For many years, craft breweries have been selling or donating the spent grain to farmers in their areas for livestock feed, particularly to cattle. This practice is not only helpful to local agriculture, but also reduces the waste produced by the brewing process and creates a sustainable cycle of farmers growing grain for breweries’ uses, and those breweries returning some of those resources to be eaten by livestock. New grain uses manure from the livestock, completing the cycle.
A little over a month ago, the FDA issued a proposal that would more strictly regulate the transaction of spent grain, specifically regarding packaging the by-product. This would require brewers to invest money in expensive equipment and machinery, and spend more time preparing the substance before they would be allowed to sell or donate it to farmers to feed to livestock. Thus, it would be difficult to sell the spent grain as a cheap alternative, considering the overall expenses.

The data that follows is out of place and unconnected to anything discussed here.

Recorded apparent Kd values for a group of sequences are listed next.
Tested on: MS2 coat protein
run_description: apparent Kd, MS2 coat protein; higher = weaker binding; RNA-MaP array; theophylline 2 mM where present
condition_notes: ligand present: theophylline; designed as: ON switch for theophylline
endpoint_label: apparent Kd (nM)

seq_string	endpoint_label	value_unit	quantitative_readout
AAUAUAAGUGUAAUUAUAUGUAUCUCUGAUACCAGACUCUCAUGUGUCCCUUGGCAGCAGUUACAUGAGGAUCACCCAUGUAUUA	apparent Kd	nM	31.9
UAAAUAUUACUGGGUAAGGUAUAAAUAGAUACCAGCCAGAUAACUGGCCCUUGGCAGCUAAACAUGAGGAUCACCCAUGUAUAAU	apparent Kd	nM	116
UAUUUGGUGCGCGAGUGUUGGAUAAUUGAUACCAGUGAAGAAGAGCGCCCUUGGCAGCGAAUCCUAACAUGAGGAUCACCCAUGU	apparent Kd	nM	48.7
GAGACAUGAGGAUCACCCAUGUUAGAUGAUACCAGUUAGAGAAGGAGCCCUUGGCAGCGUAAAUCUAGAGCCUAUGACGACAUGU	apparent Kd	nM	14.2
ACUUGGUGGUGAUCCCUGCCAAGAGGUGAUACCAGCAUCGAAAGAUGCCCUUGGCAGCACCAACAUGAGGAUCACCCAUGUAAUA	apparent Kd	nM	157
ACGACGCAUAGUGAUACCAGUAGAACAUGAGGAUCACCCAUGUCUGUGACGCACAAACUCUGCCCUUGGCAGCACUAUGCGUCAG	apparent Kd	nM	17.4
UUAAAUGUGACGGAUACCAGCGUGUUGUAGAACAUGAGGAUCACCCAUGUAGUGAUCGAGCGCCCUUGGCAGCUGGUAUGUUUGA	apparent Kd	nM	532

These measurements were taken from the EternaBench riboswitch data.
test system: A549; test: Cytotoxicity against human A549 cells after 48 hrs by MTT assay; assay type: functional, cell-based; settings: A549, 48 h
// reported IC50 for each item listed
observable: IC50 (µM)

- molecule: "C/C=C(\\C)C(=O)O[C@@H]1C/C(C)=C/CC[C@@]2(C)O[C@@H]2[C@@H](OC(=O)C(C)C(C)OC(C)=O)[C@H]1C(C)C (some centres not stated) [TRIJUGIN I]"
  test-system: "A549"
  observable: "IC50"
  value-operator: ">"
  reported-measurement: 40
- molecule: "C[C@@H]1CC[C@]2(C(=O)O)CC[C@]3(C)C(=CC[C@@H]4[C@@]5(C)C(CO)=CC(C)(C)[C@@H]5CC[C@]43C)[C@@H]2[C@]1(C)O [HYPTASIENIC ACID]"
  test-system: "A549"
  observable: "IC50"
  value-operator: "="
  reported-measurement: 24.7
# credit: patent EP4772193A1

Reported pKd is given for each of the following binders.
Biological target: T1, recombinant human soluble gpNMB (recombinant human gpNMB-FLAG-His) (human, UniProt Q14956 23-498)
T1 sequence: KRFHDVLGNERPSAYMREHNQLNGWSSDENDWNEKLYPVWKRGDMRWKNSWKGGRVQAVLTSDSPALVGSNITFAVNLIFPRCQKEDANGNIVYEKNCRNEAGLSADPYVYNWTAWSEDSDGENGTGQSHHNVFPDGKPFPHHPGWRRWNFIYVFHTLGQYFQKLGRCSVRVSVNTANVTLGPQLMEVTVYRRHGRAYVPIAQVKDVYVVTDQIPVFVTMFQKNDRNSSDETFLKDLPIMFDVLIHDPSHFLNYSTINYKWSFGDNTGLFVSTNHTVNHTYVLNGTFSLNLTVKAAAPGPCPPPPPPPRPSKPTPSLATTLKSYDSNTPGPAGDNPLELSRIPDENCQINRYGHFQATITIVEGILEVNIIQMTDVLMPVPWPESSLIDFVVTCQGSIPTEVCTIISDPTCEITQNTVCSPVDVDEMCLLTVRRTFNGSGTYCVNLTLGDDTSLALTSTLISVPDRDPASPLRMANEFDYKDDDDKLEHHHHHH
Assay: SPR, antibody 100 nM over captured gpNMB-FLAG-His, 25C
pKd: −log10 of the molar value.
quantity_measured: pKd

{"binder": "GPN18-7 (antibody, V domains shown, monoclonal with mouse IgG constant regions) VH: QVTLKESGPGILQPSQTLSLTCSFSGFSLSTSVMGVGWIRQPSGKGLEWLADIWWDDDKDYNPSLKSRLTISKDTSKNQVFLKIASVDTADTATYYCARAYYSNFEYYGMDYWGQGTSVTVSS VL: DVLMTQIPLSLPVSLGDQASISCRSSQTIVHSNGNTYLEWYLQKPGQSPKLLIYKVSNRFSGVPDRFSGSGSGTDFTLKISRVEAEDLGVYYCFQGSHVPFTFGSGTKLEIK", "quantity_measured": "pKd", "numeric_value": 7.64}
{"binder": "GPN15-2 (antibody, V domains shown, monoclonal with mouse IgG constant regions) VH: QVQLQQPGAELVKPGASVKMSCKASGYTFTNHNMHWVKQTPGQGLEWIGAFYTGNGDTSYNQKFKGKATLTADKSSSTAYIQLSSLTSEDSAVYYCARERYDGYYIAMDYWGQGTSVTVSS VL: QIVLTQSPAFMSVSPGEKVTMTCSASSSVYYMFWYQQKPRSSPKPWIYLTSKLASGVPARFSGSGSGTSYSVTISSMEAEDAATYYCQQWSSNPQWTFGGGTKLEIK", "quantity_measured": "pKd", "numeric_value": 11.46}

However, the Brewer’s Association, along with U.S. Sen. Chuck Schumer D-N.Y and several members of the farming community spoke out against these proposed regulations, citing tradition and the ecology of the practice, which requires little packaging waste as-is and doesn’t take a great deal of money or energy to accomplish.
Less than a week ago, the FDA came out and said that it was never their intention to disrupt this exchange of goods. They’ve agreed to revise their proposed rules to allow for this sort of commerce without additional regulation, both in the beverage industry, and also in other human food industries. They’ll be issuing revised rules this summer to provide more clarity.